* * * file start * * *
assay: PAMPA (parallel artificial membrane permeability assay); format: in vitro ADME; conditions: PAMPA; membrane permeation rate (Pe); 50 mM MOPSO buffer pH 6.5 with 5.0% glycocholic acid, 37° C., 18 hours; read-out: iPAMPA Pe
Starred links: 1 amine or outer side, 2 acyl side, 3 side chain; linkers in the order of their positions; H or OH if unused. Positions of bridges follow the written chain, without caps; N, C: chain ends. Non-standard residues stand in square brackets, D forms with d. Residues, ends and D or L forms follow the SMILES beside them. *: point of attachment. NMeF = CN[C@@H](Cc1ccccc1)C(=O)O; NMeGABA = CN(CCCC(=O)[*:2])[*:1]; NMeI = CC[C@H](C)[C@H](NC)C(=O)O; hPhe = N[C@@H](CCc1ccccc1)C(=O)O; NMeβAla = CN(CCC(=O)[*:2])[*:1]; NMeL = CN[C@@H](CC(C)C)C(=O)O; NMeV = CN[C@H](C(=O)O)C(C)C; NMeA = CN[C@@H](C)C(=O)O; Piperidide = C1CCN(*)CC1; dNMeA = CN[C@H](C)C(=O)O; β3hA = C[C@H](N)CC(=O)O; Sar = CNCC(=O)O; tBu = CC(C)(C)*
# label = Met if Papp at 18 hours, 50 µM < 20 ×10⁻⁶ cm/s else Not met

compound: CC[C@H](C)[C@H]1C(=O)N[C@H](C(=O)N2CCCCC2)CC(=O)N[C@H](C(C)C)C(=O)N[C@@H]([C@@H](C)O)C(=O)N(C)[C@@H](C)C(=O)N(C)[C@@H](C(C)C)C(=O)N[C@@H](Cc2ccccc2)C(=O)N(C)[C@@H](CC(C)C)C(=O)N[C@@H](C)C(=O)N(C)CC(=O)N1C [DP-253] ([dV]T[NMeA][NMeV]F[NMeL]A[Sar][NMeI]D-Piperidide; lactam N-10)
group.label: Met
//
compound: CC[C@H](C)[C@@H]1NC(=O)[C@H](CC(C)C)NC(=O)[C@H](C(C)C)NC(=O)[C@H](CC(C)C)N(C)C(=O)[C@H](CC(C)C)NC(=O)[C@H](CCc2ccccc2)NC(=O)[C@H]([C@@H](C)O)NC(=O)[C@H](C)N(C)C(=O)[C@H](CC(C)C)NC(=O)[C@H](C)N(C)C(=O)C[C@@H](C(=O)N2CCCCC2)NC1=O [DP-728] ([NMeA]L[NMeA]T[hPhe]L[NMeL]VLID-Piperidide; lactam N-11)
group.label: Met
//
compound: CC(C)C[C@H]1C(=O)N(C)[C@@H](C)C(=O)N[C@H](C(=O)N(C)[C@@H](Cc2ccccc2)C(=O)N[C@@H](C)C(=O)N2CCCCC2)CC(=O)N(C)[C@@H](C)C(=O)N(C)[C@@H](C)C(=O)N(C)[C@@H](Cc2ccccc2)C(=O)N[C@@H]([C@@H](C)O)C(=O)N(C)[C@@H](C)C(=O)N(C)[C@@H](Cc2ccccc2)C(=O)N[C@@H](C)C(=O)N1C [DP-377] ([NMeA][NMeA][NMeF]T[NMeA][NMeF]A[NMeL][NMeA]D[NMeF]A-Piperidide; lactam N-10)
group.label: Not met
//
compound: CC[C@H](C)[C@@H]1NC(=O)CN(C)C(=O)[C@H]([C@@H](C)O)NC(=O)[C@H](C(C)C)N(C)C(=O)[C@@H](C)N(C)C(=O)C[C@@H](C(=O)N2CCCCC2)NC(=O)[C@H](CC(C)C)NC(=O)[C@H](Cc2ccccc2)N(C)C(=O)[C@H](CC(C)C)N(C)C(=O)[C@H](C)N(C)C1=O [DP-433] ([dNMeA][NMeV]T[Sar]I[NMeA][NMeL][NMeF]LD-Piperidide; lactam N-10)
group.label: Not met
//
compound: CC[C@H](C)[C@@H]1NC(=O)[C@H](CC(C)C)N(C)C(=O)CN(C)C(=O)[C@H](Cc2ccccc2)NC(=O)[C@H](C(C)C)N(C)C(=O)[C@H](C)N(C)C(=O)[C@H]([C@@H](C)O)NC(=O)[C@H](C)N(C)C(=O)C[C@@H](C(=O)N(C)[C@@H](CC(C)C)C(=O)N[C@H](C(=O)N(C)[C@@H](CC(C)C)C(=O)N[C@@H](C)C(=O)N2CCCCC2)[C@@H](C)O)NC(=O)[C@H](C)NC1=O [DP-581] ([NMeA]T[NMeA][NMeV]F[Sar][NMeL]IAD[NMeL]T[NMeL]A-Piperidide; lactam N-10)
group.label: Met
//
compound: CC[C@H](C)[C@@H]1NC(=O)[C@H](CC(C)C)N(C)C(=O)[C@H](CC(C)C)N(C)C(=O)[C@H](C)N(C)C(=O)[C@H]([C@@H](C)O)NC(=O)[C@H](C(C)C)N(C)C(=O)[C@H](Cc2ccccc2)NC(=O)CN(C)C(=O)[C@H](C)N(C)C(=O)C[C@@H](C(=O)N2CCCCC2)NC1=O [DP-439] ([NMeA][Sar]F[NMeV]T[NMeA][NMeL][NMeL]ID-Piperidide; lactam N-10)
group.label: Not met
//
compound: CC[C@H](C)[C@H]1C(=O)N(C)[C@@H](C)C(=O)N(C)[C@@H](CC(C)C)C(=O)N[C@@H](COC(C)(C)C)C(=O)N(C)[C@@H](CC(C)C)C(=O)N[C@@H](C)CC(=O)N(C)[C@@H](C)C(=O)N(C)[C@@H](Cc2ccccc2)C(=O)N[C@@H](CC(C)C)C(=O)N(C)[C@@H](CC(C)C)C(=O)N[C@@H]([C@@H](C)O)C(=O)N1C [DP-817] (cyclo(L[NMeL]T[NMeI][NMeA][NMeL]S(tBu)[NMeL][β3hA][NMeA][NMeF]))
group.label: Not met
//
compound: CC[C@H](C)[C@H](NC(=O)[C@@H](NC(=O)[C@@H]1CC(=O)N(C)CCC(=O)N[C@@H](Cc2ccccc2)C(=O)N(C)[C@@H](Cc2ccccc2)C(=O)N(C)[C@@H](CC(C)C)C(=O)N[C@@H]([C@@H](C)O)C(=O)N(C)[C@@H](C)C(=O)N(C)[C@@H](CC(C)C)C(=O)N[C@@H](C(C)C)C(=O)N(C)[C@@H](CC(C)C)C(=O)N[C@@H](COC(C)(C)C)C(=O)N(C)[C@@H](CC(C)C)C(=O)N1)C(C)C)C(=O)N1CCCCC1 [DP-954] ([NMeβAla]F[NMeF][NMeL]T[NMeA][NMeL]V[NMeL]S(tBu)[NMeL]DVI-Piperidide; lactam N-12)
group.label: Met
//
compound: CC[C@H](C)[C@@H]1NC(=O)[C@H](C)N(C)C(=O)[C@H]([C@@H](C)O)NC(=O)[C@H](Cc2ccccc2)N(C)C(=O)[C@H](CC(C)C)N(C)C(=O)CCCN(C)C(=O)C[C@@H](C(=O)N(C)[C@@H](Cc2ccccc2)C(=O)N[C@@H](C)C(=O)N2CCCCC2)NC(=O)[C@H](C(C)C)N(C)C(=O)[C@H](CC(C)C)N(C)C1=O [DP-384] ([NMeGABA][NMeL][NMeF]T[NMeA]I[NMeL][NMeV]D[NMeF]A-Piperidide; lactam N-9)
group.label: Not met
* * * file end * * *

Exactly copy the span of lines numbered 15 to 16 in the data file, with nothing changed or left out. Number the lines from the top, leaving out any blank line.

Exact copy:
//
compound: CC[C@H](C)[C@@H]1NC(=O)[C@H](CC(C)C)N(C)C(=O)CN(C)C(=O)[C@H](Cc2ccccc2)NC(=O)[C@H](C(C)C)N(C)C(=O)[C@H](C)N(C)C(=O)[C@H]([C@@H](C)O)NC(=O)[C@H](C)N(C)C(=O)C[C@@H](C(=O)N(C)[C@@H](CC(C)C)C(=O)N[C@H](C(=O)N(C)[C@@H](CC(C)C)C(=O)N[C@@H](C)C(=O)N2CCCCC2)[C@@H](C)O)NC(=O)[C@H](C)NC1=O [DP-581] ([NMeA]T[NMeA][NMeV]F[Sar][NMeL]IAD[NMeL]T[NMeL]A-Piperidide; lactam N-10)